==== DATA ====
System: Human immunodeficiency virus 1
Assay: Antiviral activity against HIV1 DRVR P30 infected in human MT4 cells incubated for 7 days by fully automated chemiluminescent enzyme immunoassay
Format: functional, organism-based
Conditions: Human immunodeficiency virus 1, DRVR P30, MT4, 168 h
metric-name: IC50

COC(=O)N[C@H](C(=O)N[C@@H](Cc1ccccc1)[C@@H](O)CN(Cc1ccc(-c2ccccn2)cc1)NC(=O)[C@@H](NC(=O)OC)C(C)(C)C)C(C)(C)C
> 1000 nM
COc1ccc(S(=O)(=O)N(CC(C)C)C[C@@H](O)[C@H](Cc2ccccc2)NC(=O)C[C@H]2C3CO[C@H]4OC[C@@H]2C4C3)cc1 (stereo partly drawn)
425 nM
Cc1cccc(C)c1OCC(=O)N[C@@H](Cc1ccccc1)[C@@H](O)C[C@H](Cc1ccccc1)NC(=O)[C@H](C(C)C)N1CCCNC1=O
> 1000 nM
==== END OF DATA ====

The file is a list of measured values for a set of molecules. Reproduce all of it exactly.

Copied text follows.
System: Human immunodeficiency virus 1
Assay: Antiviral activity against HIV1 DRVR P30 infected in human MT4 cells incubated for 7 days by fully automated chemiluminescent enzyme immunoassay
Format: functional, organism-based
Conditions: Human immunodeficiency virus 1, DRVR P30, MT4, 168 h
metric-name: IC50

COC(=O)N[C@H](C(=O)N[C@@H](Cc1ccccc1)[C@@H](O)CN(Cc1ccc(-c2ccccn2)cc1)NC(=O)[C@@H](NC(=O)OC)C(C)(C)C)C(C)(C)C
> 1000 nM
COc1ccc(S(=O)(=O)N(CC(C)C)C[C@@H](O)[C@H](Cc2ccccc2)NC(=O)C[C@H]2C3CO[C@H]4OC[C@@H]2C4C3)cc1 (stereo partly drawn)
425 nM
Cc1cccc(C)c1OCC(=O)N[C@@H](Cc1ccccc1)[C@@H](O)C[C@H](Cc1ccccc1)NC(=O)[C@H](C(C)C)N1CCCNC1=O
> 1000 nM